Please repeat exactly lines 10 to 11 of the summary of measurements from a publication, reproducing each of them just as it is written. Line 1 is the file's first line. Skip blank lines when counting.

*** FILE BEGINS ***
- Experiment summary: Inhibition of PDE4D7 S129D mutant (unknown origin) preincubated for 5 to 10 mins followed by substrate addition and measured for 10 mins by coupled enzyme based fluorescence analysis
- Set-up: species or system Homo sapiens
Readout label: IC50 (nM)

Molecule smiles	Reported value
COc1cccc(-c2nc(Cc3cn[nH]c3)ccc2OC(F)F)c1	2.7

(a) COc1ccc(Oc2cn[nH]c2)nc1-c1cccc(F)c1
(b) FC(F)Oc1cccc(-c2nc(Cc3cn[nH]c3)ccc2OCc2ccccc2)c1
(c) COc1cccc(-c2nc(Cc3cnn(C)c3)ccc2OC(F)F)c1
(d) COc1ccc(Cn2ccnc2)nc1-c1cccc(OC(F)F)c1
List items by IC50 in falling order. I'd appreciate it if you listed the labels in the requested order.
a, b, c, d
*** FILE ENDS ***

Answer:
List items by IC50 in falling order. I'd appreciate it if you listed the labels in the requested order.
a, b, c, d